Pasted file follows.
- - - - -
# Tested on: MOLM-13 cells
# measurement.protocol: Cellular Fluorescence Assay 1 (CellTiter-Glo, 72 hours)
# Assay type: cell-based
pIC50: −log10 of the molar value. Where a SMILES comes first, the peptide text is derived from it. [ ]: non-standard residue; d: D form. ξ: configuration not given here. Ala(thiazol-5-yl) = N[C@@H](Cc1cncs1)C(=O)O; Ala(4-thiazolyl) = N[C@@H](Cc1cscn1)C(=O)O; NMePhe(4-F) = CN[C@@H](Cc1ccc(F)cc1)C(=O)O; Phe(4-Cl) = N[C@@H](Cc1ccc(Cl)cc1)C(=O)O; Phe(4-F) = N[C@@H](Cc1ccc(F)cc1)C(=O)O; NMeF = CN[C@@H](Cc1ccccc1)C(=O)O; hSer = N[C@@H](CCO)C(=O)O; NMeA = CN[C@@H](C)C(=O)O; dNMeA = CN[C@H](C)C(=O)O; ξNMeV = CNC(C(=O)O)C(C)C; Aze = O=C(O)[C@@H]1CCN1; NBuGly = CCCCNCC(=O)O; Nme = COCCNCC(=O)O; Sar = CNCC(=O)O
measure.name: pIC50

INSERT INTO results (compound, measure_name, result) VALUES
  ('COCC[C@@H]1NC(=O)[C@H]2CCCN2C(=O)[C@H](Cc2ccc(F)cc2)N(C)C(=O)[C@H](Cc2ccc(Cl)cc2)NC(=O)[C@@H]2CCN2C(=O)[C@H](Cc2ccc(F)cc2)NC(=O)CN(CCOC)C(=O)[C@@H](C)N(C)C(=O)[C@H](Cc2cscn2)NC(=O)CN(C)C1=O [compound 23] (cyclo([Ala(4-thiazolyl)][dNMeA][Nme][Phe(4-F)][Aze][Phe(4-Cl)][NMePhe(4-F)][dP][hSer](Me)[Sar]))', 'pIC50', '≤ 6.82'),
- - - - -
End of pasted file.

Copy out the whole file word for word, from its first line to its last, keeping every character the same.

# Tested on: MOLM-13 cells
# measurement.protocol: Cellular Fluorescence Assay 1 (CellTiter-Glo, 72 hours)
# Assay type: cell-based
pIC50: −log10 of the molar value. Where a SMILES comes first, the peptide text is derived from it. [ ]: non-standard residue; d: D form. ξ: configuration not given here. Ala(thiazol-5-yl) = N[C@@H](Cc1cncs1)C(=O)O; Ala(4-thiazolyl) = N[C@@H](Cc1cscn1)C(=O)O; NMePhe(4-F) = CN[C@@H](Cc1ccc(F)cc1)C(=O)O; Phe(4-Cl) = N[C@@H](Cc1ccc(Cl)cc1)C(=O)O; Phe(4-F) = N[C@@H](Cc1ccc(F)cc1)C(=O)O; NMeF = CN[C@@H](Cc1ccccc1)C(=O)O; hSer = N[C@@H](CCO)C(=O)O; NMeA = CN[C@@H](C)C(=O)O; dNMeA = CN[C@H](C)C(=O)O; ξNMeV = CNC(C(=O)O)C(C)C; Aze = O=C(O)[C@@H]1CCN1; NBuGly = CCCCNCC(=O)O; Nme = COCCNCC(=O)O; Sar = CNCC(=O)O
measure.name: pIC50

INSERT INTO results (compound, measure_name, result) VALUES
  ('COCC[C@@H]1NC(=O)[C@H]2CCCN2C(=O)[C@H](Cc2ccc(F)cc2)N(C)C(=O)[C@H](Cc2ccc(Cl)cc2)NC(=O)[C@@H]2CCN2C(=O)[C@H](Cc2ccc(F)cc2)NC(=O)CN(CCOC)C(=O)[C@@H](C)N(C)C(=O)[C@H](Cc2cscn2)NC(=O)CN(C)C1=O [compound 23] (cyclo([Ala(4-thiazolyl)][dNMeA][Nme][Phe(4-F)][Aze][Phe(4-Cl)][NMePhe(4-F)][dP][hSer](Me)[Sar]))', 'pIC50', '≤ 6.82'),